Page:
Mike Trout established himself as the best player on earth. Paul Goldschmidt is in that conversation as well. This was the season a lot of baseball fans got a long look at Andrew McCutchen for the first time.
They found out what the good people of Pittsburgh already knew. That he's an electrifying player and as much fun to watch as any player in any sport.
Here's a shout out to Chris Davis, one of the good guys, for an incredible year. Miguel Cabrera had one, too, another one, not his first. Chris Sale was astonishingly good, and James Shields was everything the Royals hoped he'd be.
The Cardinals reminded us they're a model franchise. The Rays and A's again showed off their smarts.
This also was the season we were introduced to new stars. Jose Fernandez and Yasiel Puig and Shelby Miller. Evan Gattis and Matt Adams and Chris Archer.
Has baseball ever had this much dazzling young talent? Teams seem less reluctant to fast-track their best players, and as Trout, Manny Machado and Starling Marte handled the challenges, other players got similar opportunities.
Two of the best managers ever, Jim Leyland and Davey Johnson, said their goodbyes to the game they've represented with dignity and excellence. Their replacements, Brad Ausmus in Detroit and Matt Williams in Washington, reflect a generational change.
Mike Matheny showed us that actual managerial experience isn't necessary. Rather, general managers look for smart men with knowledge, ambition, people skills and a relentless work ethic.
They surround them with competent people and support them completely. Accordingly, hiring managers is no longer about recycling familiar names.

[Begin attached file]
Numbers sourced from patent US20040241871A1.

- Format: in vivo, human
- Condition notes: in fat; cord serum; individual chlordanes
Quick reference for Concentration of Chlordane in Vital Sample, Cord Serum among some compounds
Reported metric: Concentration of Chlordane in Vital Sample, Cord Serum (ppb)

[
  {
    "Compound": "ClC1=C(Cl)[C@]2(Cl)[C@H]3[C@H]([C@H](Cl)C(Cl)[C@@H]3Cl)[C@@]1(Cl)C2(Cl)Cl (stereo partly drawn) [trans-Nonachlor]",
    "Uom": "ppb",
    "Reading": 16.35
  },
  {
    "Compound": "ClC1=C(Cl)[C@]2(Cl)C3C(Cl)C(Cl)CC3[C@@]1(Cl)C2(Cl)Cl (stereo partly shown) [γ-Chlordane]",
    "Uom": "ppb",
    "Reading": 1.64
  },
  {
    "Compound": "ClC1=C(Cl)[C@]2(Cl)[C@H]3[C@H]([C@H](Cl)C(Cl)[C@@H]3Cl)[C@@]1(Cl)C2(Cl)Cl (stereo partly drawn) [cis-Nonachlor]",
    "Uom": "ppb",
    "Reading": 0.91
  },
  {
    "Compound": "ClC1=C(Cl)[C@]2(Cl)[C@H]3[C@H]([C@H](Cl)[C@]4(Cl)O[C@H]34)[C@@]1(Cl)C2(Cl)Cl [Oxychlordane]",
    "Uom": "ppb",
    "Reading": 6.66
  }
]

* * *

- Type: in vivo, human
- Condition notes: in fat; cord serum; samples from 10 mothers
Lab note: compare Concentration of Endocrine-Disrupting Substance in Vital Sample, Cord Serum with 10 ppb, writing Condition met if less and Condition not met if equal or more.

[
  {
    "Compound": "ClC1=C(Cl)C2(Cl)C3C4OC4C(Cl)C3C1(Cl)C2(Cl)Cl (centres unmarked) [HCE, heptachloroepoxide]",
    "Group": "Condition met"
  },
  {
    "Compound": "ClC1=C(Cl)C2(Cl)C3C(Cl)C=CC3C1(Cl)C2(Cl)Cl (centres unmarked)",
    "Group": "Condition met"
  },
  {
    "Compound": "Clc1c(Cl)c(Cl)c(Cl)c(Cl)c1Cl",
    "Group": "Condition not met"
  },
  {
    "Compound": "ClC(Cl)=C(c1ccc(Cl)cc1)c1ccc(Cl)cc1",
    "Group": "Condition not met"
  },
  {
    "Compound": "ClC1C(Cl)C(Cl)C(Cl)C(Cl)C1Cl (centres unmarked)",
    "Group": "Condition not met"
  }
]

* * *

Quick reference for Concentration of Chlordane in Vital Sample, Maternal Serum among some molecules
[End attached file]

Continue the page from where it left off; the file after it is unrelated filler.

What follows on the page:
And so it was a year that gave us a little bit of everything. The Rays were virtually unbeatable for a month. The Dodgers were nearly perfect for almost two. At various times, the Cardinals, Braves, Tigers, A's and Rangers all looked like the best team in the game.
In the end, though, it was the Red Sox who hoisted the World Series trophy to put the finishing touch on a season that had a magical, inevitable quality about it.
Here's the best part.
No one saw it coming. Absolutely no one. Even the people in charge of the Red Sox weren't sure how competitive their team would be.
Inside the industry, there was nearly a consensus that the Red Sox would finish at or near the bottom of the American League East.
After all, they'd lost 93 games in 2012, their worst season in 47 years. Management had unloaded some big contracts during the season and spent the offseason filling the roster with low-budget signings.
General manager Ben Cherington wanted a certain kind of player as much as he wanted a certain kind of talent. He wanted players who would embrace the Red Sox experience. He also wanted players with reputations for being solid clubhouse guys and putting the bottom line before individual accomplishments.
Jonny Gomes was one of those guys. Mike Napoli another. And David Ross, Ryan Dempster, Shane Victorino and Stephen Drew.